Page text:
“Stoma or no stoma”: First report of intestinal transplantation without stoma

Jang I. Moon, Hongbin Zhang, Levi Waldron, Kishore R. Iyer

Research output: Contribution to journalArticlepeer-review

13 Scopus citations


Recent data suggest that frequent endoscopy and biopsy without evidence of graft dysfunction does not appear to confer survival advantage after intestinal transplantation. After abandoning protocol surveillance, endoscopic examination was decreased significantly at our center. These observations led us to question the need for stoma creation in intestinal transplantation. Herein, we report clinical outcomes of intestinal transplantation without stoma, compared to conventional transplant with stoma. Data analysis was limited to adult intestinal transplantation without liver allograft between 2015 and 2018. We compared patient and graft survival, frequency of endoscopic evaluation, episodes of acute rejection, nutritional therapy, and renal function between “Control group (with stoma),” n = 18 grafts in 16 patients and “Study group (without stoma),” n = 16 grafts in 15 patients. Overall outcome was similar between the 2 groups with respect to graft and patient survival, episodes of acute rejection, and its response to treatment. Nutritional outcomes were similar in both groups. Fewer antidiarrheal medications were required in the study group, but this did not translate into demonstrable gains in preservation of renal function, despite an apparent trend to improvement. Intestinal transplantation without stoma appears to be an acceptable practice model without obvious adverse impact on outcome.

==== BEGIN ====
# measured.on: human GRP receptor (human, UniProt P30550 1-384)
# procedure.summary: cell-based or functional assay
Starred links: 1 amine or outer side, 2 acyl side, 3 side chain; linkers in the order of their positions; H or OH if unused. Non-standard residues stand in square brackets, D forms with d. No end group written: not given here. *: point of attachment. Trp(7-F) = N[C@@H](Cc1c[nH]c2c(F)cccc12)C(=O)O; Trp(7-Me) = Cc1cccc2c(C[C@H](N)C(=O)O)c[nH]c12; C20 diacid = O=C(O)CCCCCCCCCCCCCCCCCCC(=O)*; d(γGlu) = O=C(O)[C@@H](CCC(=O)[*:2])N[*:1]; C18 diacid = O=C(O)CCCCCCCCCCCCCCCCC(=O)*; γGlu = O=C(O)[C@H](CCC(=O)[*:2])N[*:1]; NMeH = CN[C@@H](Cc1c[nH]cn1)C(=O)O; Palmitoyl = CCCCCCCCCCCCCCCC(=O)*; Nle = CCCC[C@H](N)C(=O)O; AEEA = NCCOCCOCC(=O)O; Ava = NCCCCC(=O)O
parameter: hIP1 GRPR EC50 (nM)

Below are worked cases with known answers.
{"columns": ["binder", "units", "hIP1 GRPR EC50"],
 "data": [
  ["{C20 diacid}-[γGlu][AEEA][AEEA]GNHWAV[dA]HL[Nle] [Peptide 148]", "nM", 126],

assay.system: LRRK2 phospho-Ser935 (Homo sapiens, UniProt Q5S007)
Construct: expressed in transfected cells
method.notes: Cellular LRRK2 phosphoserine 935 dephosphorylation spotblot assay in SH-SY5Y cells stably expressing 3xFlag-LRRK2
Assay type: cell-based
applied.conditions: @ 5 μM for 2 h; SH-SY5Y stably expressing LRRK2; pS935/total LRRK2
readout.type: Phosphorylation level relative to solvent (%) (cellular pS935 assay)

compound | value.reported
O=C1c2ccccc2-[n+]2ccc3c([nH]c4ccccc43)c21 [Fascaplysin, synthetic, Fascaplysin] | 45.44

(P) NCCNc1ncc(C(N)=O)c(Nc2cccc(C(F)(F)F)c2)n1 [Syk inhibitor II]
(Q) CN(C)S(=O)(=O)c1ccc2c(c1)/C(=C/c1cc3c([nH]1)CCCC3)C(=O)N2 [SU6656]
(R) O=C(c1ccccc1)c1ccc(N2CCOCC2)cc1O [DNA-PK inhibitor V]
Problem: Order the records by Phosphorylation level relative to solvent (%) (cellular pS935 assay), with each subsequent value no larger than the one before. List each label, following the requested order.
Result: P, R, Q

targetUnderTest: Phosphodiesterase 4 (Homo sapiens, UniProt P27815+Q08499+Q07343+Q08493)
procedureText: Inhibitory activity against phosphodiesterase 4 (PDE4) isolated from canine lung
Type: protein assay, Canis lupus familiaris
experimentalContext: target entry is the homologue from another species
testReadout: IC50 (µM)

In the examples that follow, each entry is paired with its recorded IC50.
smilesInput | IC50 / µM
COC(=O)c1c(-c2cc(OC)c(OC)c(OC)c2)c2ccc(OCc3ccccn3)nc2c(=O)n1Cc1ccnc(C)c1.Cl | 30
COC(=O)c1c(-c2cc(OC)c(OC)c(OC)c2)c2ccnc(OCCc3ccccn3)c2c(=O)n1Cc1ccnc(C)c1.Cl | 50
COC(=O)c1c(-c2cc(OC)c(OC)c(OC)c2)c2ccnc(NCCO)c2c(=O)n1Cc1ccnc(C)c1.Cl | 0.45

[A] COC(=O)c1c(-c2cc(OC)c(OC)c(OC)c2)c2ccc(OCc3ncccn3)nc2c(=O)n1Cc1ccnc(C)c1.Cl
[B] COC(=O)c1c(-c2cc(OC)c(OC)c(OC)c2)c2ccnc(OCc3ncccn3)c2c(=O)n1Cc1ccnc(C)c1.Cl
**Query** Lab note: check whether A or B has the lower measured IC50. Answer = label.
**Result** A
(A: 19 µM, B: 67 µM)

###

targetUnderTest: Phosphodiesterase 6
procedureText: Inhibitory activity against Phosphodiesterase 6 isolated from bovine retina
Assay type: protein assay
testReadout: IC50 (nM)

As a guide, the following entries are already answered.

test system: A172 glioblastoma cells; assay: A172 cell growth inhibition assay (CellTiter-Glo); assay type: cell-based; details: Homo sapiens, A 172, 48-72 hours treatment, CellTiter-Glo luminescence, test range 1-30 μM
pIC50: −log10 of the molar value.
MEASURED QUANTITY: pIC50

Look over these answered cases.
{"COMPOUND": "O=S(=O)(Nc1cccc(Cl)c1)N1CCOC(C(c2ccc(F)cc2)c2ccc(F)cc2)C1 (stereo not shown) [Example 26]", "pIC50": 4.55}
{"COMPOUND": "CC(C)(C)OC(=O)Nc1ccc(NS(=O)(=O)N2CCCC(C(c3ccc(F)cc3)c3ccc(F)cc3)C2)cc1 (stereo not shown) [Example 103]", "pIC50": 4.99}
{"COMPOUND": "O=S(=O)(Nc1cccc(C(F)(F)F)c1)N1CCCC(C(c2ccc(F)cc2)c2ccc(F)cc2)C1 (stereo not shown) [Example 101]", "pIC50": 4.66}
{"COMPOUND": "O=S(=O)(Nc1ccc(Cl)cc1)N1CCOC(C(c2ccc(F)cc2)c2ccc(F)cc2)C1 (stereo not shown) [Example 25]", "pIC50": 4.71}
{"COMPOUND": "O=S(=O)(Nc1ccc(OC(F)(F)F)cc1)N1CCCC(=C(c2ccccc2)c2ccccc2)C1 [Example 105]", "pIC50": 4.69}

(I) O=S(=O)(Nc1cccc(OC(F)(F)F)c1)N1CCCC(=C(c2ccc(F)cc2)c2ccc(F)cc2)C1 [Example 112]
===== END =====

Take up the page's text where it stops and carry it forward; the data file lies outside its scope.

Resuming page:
Original languageEnglish
Pages (from-to)3550-3557
Number of pages8
JournalAmerican Journal of Transplantation
Issue number12
StatePublished - Dec 2020

Bibliographical note

Publisher Copyright:
© 2020 The American Society of Transplantation and the American Society of Transplant Surgeons


  • clinical research/ practice
  • intestinal (allograft) function/ dysfunction
  • intestine/ multivisceral transplantation
  • patient survival
  • rejection: acute

ASJC Scopus subject areas

  • Immunology and Allergy
  • Transplantation
  • Pharmacology (medical)


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